16 BIT SESSIONS is where James tries to figure out all this Mega Drive music business by covering songs and trying out different sounds. This time, it’s a cover of Sucker Punch by Die Mannequin from Toronto.
Die Mannequin is a band I first heard of in 2013 when the band I play guitar and sing backing for, SuXess, was asked to support at the Horseshoe Tavern when they played in April. We were excited to book the show, but I – especially still being fairly new to Canada and Canadian rock music – had only heard a couple of tracks and felt the need to delve into their catalogue further. Almost immediately their music appealed – kickass frontwoman, loud production, killer songs like Candide and Do It Or Die. Honestly, Candide’s chorus is one of my absolute favourites.
The show came during a difficult part of my Canadian tenure – I was battling the immigration system at the cost of a lot of my patience and sanity, I was overweight from the stress and I had just returned from a whirlwind of a trip back home for my wonderful sister’s wedding that involved visiting something like 5 cities in 6 days. But the gig was a pleasure, Care Failure, Anthony and the rest of Die Mannequin were nothing but lovely and accommodating in the brief exchanges we shared and the crowd were one of the best I’ve ever played to. Amid the uncertainty and anxiety of immigration – would we get kicked out back to England? Was it worth the fight? – I felt very lucky, and it helped to carry me through. And now look at me! Back to normal, whatever the fuck that means, and able to deliver these weirdo covers to you guys. Worth it.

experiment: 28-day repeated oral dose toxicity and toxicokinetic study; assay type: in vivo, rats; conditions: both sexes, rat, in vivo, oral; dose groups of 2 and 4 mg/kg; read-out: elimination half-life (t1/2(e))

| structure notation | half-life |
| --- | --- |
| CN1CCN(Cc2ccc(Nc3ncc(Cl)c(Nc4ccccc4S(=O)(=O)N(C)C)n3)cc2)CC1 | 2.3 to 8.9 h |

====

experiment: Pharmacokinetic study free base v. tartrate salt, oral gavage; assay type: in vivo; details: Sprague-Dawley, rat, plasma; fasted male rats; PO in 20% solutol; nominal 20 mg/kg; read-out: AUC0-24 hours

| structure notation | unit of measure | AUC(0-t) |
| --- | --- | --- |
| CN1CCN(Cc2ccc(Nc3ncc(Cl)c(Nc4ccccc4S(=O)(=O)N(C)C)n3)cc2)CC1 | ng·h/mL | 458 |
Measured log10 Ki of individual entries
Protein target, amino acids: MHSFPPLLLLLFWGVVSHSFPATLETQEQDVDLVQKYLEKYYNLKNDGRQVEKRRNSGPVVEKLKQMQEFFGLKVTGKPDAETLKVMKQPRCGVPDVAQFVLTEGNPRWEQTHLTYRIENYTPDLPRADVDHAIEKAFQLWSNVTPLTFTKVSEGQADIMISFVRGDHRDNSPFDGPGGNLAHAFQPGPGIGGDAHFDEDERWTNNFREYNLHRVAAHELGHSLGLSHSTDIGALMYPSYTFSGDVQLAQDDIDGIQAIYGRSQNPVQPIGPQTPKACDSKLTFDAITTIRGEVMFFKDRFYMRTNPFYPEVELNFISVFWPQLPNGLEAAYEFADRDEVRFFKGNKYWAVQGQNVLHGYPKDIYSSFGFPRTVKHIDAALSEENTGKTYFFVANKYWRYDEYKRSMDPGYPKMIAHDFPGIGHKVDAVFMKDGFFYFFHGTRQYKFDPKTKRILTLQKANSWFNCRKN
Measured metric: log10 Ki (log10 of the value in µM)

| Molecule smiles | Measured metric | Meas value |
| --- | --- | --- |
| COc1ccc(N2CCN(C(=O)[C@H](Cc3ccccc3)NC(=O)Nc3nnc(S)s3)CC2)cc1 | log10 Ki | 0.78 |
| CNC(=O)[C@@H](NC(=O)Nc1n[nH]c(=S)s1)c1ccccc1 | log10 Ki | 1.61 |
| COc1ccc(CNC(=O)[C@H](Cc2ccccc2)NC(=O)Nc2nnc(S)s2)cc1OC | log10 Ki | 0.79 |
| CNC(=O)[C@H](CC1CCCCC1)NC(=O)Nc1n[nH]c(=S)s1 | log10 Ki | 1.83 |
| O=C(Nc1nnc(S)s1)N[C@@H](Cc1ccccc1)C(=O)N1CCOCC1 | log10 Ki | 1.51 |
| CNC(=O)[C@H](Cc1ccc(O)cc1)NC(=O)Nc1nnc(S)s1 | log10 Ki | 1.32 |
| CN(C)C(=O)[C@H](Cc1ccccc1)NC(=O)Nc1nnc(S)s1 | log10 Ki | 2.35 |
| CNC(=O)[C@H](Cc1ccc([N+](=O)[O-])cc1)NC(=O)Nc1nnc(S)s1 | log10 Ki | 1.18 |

Neon Zero marks a stylistic change towards a more electronic sound and as a result is one of my favourite albums of 2014 – in part because of how all-in and crazy this new direction is. Some purist punk/hard rock fans on YouTube or cried sellout because there’s electronics involved, but that’s what those types of fans do for fun. And while I’ve heard this song a fair amount on The Edge, calling this direction a sellout is madness. It feels like a very honest foray into synthesizers that, for the most part, works great and is catchy as fuck. Since we’re a band that also likes to mix the more raw sounds of rock music with electronics and such, this move is super encouraging!
This song almost feels structured like a video game soundtrack – there’s movements and riffs that repeat, but always in different combinations. The vocal line has some brilliant harmonies that soar in square wave form. I got to use my favourite low-end bass voices again, I got to experiment with sidechains for the rap verses and those “dist guitar” presets sound excellent when it kicks in to the really heavy bridge towards the end.
Here’s the original:
That’s TEN COVERS DONE. I was gonna be done so I could release them as a free album on Bandcamp in time for the Horseshoe show. But when I was programming this one I found another I wanna do before I stop. QUANTITY OVER QUALITY. That’s how it works, right?